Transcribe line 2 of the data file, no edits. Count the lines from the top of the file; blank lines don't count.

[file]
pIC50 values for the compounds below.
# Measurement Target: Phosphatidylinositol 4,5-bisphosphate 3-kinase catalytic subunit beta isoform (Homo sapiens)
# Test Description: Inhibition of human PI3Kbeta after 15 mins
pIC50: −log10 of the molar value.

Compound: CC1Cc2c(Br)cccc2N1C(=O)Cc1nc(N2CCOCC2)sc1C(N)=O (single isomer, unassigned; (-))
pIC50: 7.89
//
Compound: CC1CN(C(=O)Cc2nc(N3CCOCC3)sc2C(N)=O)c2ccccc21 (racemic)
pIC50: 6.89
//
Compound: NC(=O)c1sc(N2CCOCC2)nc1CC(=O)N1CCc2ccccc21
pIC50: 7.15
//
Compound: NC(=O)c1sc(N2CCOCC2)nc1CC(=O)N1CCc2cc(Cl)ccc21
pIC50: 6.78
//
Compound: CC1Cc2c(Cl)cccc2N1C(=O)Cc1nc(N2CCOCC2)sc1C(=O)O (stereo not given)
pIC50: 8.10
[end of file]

# Measurement Target: Phosphatidylinositol 4,5-bisphosphate 3-kinase catalytic subunit beta isoform (Homo sapiens)